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  • $\begingroup$ The proof given in the Solution Manual is correct, except the typo in the equation at the end of line 3, which should read $x_l(\mathbf{p},w) = x_l(p_l)w$. Then, because $x_l(\mathbf{p},w)$ is homogeneous of degree zero in $(\mathbf{p},w)$, it implies that $x_l(p_l)w$ is homogeneous of degree zero in $(p_l,w)$, which in turn implies that $x_l(p_l)$ must be homogeneous of degree $-1$ in $p_l$. $\endgroup$
    – Bertrand
    Jan 31 at 20:46

1 Answer 1

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Answer to 1.

$$ x_l(\mathbf{p},w) = \frac{\partial x_l(\mathbf{p},w)}{\partial w}p_l \cdot \frac{w}{p_l} $$ Let $\alpha_l = \frac{\partial x_l(\mathbf{p},w)}{\partial w}p_l$.

This is nice, now use the homogeneity properties.

Answer to 2.

Could do solution manual be wrong? A quick non conclusive trial:

For a Cobb-Douglas type function (where the cross price effects will be zero) $U(x_1,x_2) = x_1x_2$ the Marshallian demands are $$ \begin{align*} x_1(p_1,p_2,w) & = \frac{1}{2} \frac{w}{p_1} \\ x_2(p_1,p_2,w) & = \frac{1}{2} \frac{w}{p_2}. \end{align*} $$ The function $x_1(p_1,p_2,w)$ indeed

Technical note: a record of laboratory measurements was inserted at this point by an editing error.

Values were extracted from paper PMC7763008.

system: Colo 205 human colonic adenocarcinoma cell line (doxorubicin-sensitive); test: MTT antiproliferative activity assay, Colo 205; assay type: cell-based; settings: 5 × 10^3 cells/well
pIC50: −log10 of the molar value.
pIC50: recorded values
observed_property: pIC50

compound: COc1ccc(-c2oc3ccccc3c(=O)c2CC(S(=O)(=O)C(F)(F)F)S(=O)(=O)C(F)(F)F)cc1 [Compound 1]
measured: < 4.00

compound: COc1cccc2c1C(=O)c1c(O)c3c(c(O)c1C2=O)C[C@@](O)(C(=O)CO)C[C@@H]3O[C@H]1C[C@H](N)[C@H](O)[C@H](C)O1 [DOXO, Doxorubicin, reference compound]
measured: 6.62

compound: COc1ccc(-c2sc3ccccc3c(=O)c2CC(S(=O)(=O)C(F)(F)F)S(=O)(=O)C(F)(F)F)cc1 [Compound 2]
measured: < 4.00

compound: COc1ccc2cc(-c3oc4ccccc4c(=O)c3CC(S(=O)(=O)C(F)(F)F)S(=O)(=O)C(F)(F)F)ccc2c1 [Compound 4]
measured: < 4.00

1. is homogenous of degree 0,
  2. is homogenous of degree 1 w.r.t. $w$, i.e. $$ x_1(p_1,p_2,w) = w \cdot x_1(p_1,p_2,1), $$
  3. does not depend on $p_2$, we could write $$ x_1(p_1) \triangleq x_1(p_1,p_2,1). $$

Furthermore, it is possible to write $$ \begin{align*} x_1(p_1,p_2,w) & = w \cdot x_1(p_1) = w \cdot \frac{1}{2} \frac{1}{p_1} \\ x_1(p_1,p_2,w) & = w \cdot x_2(p_2) = w \cdot \frac{1}{2} \frac{1}{p_2}, \end{align*} $$ and then the alphas do indeed sum up to $1$. Though this was only one case (and a special one at that) the solution manual could be - and I think is - correct.


The root of the misunderstanding seems to be in this line:

For example, I do not think we can write $x_l(\mathbf{p},w) = x_l(p_l)$;

You are correct, this is not possible; but it is also not the claim. The claim

$x_l(\mathbf{p},1)$ is actually a function of $p_l$ alone.

is not about the general range of the function $x_l$. First they restrict $w$ to $1$, thus they are only looking at the cases where $x_l(\mathbf{p},1)$. Then they explain that because there are no cross price effects (silent assumptions are made about integrability), changes in the other prices do not affect $x_l(\mathbf{p},1)$.